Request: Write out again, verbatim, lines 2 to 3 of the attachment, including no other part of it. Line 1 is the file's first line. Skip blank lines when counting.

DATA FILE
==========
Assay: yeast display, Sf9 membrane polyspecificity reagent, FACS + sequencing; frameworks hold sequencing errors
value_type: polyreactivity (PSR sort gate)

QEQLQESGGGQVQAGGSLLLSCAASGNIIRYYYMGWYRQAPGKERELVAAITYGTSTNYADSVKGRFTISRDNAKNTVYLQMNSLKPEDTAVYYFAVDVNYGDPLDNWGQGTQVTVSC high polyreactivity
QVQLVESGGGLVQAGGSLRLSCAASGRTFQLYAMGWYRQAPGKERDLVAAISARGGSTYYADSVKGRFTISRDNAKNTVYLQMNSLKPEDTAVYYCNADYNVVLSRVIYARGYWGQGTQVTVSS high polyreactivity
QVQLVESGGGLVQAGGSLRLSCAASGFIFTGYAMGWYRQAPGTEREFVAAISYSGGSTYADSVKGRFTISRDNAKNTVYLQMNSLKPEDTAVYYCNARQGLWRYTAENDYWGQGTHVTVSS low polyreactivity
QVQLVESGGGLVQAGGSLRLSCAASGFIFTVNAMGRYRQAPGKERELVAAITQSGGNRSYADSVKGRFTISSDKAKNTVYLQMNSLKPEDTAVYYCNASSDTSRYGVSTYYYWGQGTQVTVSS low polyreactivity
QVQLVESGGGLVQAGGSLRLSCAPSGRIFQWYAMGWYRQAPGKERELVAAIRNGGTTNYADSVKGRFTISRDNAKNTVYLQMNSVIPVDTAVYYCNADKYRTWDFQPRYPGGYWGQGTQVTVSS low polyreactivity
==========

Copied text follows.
value_type: polyreactivity (PSR sort gate)

QEQLQESGGGQVQAGGSLLLSCAASGNIIRYYYMGWYRQAPGKERELVAAITYGTSTNYADSVKGRFTISRDNAKNTVYLQMNSLKPEDTAVYYFAVDVNYGDPLDNWGQGTQVTVSC high polyreactivity